Univlever:
Todd Tillemans, '92, has been named vice president/general manager, U.S. Skin Business. One of the world's largest consumer products companies, Unilever is headquartered in Englewood Cliffs, New Jersey. Tillemans previously served as Unilever's vice president and general manager, U.S. Deodorants Business.


Alumni to Know

Rodney Anderson, '92, and his father, a former chief executive of Kemper Financial, opened the first Panchero's Mexican Grill the year Rodney received his MBA. Today the chain of fast-casual Mexican food restaurants has grown to 37 stores, with two more set to open, according to a St. Petersburg Times article posted on the newspaper's Web site January 9. "I loved Mexican food, but another attraction was my classmates didn't see the opportunity," said Anderson. Panchero's allows customers to watch soft flour tortillas being formed from dough made on site at its 70-seat restaurants.

Jim Barr, '67, chief executive of TDS Telecom, oversees a rapidly changing industry, with traditional land-line phones giving way to fiber optic networks and Internet connections. "The change has been accelerating," Barr told madison.com in a January 6 article. "It's exciting." He said the 1996 Federal Telecommunications Act, which allowed for local competition, changed everything. "The regulation in connection with that legislation has been awful," Barr said. "It's just been so completely unpredictable...It's like playing a football game, having a game plan, and then learning halfway through the first quarter that you can't throw anymore-that passing is illegal." TDS, which started as a collective of small-town phone companies, has quintupled in size during Barr's tenure and is making the move to providing broadband service, the article said.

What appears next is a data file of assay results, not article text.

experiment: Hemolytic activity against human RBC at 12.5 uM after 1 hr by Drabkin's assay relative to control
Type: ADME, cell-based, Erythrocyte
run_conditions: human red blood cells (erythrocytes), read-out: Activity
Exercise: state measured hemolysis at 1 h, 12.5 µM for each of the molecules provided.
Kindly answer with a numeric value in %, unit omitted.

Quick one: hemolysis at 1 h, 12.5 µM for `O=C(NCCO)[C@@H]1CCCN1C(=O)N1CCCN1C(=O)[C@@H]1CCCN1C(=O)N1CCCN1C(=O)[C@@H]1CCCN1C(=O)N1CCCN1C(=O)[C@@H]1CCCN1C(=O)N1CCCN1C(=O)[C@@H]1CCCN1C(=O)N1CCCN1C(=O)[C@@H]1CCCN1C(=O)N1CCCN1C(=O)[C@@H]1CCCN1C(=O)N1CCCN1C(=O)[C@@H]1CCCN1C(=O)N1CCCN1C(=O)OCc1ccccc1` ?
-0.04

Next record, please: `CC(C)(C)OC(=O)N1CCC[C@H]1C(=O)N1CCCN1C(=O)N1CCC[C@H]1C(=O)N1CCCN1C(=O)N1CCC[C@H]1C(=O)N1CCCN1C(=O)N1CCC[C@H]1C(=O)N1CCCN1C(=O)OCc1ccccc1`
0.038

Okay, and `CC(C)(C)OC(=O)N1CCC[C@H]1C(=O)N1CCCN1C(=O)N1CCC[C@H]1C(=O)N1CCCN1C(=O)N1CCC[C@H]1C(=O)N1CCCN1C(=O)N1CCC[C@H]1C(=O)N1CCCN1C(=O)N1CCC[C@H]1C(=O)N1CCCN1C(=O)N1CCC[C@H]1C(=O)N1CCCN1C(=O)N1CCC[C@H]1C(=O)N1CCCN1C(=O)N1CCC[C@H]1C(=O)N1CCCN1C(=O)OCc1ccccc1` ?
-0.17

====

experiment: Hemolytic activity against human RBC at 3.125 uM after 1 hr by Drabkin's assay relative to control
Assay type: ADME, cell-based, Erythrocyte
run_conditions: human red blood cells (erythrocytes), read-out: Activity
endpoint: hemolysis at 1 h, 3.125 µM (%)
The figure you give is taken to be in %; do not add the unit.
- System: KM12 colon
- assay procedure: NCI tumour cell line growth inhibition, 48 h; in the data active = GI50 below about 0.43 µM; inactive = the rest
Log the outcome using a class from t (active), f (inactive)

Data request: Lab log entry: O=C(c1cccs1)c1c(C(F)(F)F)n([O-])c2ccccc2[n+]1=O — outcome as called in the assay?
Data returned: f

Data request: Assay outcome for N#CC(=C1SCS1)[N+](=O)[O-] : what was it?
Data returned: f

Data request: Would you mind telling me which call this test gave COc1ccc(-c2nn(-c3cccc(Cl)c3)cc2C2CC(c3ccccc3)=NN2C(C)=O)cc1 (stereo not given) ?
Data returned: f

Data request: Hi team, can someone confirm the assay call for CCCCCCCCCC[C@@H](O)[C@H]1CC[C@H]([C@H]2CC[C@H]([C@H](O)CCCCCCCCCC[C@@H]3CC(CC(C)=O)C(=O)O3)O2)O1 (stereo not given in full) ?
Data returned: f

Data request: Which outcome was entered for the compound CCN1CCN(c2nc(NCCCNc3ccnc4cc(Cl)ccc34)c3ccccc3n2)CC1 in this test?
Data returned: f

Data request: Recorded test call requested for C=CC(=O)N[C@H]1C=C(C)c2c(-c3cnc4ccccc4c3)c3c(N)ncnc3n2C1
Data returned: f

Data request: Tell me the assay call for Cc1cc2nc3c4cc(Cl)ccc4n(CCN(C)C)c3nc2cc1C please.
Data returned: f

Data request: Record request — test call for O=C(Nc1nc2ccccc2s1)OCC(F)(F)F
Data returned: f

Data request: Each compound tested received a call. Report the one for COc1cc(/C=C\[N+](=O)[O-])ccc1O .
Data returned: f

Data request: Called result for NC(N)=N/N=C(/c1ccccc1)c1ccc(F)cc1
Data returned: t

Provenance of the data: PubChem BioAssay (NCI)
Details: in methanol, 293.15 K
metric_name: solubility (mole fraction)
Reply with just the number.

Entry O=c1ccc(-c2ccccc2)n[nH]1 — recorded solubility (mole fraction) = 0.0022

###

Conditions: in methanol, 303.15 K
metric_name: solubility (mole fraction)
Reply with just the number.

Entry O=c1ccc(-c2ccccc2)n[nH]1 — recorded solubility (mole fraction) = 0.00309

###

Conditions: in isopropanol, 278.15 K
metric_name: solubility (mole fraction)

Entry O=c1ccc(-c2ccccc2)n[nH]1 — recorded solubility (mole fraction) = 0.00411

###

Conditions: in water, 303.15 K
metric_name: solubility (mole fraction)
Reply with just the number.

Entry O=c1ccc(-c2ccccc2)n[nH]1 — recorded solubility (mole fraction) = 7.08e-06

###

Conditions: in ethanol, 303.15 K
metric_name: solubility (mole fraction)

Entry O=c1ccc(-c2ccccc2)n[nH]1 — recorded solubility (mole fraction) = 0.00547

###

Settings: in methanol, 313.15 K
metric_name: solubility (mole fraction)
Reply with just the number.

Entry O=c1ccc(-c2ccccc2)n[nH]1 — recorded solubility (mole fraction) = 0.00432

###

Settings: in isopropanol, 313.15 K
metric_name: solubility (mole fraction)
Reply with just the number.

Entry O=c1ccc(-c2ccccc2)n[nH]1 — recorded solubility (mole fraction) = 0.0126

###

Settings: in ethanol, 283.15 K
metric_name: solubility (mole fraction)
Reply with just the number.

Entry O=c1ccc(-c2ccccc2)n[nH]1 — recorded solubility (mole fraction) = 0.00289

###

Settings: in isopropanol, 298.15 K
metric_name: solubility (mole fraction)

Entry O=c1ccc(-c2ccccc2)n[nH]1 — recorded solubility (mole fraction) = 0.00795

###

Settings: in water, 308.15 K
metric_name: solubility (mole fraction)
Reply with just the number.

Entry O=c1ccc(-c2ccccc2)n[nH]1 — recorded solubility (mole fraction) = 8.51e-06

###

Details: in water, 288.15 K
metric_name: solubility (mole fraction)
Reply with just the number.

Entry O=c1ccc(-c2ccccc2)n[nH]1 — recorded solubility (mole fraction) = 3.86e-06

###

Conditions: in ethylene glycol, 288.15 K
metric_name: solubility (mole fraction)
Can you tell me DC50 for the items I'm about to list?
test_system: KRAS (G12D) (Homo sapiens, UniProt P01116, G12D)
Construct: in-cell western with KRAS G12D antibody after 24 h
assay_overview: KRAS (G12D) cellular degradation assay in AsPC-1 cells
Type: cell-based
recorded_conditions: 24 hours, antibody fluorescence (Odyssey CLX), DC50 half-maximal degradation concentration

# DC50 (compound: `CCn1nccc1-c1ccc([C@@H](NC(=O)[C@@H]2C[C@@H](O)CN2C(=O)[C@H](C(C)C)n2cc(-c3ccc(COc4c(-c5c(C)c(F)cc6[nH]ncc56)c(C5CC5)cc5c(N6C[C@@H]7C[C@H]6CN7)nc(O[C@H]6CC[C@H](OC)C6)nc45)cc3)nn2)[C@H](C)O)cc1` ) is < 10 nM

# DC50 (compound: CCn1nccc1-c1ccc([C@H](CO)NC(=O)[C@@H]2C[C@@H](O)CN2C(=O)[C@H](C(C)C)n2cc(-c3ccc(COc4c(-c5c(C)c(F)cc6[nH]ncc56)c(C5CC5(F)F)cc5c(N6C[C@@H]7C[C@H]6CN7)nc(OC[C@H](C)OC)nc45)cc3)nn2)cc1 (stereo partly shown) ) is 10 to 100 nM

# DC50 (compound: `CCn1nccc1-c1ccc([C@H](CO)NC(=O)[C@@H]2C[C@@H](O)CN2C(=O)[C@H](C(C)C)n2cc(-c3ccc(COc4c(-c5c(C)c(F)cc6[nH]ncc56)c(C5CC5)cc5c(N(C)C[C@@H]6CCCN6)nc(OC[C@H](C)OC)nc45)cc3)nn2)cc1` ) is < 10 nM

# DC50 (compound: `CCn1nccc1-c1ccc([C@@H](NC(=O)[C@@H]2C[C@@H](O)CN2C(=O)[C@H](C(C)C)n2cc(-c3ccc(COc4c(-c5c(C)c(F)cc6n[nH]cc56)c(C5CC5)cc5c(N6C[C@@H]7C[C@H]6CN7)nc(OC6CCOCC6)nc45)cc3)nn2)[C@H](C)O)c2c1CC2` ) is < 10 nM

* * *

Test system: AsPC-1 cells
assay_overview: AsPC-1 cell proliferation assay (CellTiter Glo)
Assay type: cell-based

William Cunningham, AM '82, MBA '83, senior investment advisor with Creative Investment Research Inc. in Minneapolis, and a specialist on minority-owned banks, predicts that three small black-owned banks in New Orleans in an area hit hard by hurricane Katrina will end up merging with each other or another bank within the next two years to better survive. "Given the damage that the region has experienced, consolidation is a good idea and will be something that happens," Cunningham said in a December 13 article in American Banker. The three banks are Liberty Bank and Trust Co., Dryades Savings Bank, and United Bank and Trust Co. The article says: "They have branches that remain closed, employees who have scattered, and customers they cannot contact." In a January 17 article in the New York Times, Cunningham said it will take at least the first six months of 2006 for the true range of the hurricane's damage to be revealed in the banks' books. "Liberty is in the strongest position of all the black-owned banks in New Orleans, but basically I've adopted a wait-and-see attitude for all three," Cunningham said.

John P. Davidson III, '84, is returning to the Chicago Mercantile Exchange as managing director and chief corporate development officer, according to a Chicago Tribune article January 10. Davidson last worked at the Merc from 1983 to 1993, leaving as senior vice president in charge of the clearinghouse operations and financial oversight, and having helped develop and implement various applications of the Merc's electronic trading system, the article said. On February 6, Davidson was to begin leading a team that will focus on product research and business development. Davidson most recently served as managing director and operations officer for Morgan Stanley's global operations and services division.